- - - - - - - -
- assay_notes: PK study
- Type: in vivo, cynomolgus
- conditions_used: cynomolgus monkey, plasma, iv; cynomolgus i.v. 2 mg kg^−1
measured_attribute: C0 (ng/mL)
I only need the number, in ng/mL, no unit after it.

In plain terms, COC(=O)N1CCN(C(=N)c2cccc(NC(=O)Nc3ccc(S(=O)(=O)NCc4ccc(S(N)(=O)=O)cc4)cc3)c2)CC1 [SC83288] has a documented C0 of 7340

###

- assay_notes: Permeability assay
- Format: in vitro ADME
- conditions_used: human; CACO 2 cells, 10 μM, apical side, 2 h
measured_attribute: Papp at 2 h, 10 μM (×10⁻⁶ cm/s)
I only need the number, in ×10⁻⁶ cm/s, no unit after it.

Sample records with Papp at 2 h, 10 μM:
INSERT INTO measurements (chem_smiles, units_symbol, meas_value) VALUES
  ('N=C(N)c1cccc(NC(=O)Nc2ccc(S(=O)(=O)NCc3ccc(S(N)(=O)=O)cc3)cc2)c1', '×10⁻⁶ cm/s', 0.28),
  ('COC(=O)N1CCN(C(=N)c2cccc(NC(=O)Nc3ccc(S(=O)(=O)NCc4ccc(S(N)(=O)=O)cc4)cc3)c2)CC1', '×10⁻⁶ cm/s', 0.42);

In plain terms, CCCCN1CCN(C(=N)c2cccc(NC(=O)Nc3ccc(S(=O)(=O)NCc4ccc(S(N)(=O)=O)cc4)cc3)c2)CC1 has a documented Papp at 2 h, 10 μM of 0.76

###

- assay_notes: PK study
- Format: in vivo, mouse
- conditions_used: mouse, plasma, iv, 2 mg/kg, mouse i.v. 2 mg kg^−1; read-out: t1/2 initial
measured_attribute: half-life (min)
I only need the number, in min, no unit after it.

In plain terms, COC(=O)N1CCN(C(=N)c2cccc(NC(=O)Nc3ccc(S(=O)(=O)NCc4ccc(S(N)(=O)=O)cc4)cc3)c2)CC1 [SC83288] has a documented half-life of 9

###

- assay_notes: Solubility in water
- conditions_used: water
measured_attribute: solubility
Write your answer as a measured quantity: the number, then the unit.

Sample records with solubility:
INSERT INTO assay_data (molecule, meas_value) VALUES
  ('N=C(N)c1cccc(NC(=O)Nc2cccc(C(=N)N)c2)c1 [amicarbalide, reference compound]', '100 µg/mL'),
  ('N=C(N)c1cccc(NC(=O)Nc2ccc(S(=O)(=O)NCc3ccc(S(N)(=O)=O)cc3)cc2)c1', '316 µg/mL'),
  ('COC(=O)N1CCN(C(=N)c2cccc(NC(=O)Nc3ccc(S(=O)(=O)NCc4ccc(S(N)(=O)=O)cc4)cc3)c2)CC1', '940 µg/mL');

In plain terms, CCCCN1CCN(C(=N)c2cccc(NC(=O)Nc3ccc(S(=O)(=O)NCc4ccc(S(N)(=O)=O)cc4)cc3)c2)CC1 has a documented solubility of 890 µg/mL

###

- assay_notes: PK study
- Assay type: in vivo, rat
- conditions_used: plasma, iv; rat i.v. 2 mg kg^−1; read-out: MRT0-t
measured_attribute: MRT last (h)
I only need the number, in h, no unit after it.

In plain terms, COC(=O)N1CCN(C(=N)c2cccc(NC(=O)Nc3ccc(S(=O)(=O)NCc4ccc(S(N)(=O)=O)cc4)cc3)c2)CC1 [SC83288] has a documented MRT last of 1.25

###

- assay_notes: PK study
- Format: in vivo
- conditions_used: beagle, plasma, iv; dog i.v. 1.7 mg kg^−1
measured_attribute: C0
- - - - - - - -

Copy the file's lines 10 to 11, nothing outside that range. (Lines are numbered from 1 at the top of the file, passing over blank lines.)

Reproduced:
- conditions_used: human; CACO 2 cells, 10 μM, apical side, 2 h
measured_attribute: Papp at 2 h, 10 μM (×10⁻⁶ cm/s)